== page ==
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The Immediate Years - Volume Two

Small Faces

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Album Review

Okay, it's expensive as a four-CD set. And yeah, apart from "Itchycoo Park" and maybe "Lazy Sunday," not too much of what the Small Faces recorded ever made any lasting impression on American listeners. But there's a lot of good music here. The box opens up modestly enough with Steve Marriott's old band, the Moments, covering the Kinks' "You Really Got Me" and doing one other song, "Money Money." A few of the band's Decca tracks that seem to float between Decca and Immediate follow, and then we plunge into the group's Immediate history. Andrew "Loog" Oldham's independent label wasn't much more organized than the typical blues label from Chicago in the 1950s, and the Small Faces' tape library is a mess. But the producers have included everything — every stereo and mono version of each song (where a different mix exists), the five official live tracks, the unfinished backing tracks, every known outtake. Anyone who thinks this is overkill doesn't know the Small Faces — they weren't much less prolific than the Rolling Stones, and were better than the Stones as both a soul band and a psychedelic band (the Stones never really made the jump into drug songs too comfortably); and based on the evidence, they could have cut the Who to shreds most nights. The sound varies, although it's all been nicely cleaned up (mildly CEDAR-ized, actually), and while three versions of "(Tell Me) Have You Ever Seen Me" may seem like overkill, it's all fascinating stuff, watching certain songs change and evolve. This is where it ends for the serious fan. [Also released as a Holland import.]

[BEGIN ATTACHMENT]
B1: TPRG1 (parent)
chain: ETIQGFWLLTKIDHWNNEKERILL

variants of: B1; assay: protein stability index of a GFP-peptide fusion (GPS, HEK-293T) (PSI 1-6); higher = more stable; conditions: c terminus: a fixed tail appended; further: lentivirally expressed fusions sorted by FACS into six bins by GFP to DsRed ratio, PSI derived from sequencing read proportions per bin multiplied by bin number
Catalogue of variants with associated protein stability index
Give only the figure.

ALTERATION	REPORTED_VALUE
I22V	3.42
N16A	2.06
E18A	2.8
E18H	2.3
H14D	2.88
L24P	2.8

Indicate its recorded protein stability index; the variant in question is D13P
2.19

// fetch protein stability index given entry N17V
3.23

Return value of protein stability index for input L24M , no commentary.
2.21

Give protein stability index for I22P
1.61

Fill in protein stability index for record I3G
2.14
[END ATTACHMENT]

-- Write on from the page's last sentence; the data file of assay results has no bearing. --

Biography

Formed: 1965 in London, England

Genre: Rock

Years Active: '60s, '70s

Small Faces were the best English band never to hit it big in America. On this side of the Atlantic, all anybody remembers them for is their sole stateside hit, "Itchycoo Park," which was hardly representative of their psychedelic sound, much less their full musical range — but in England, Small Faces were one of the most extraordinary...
Full bio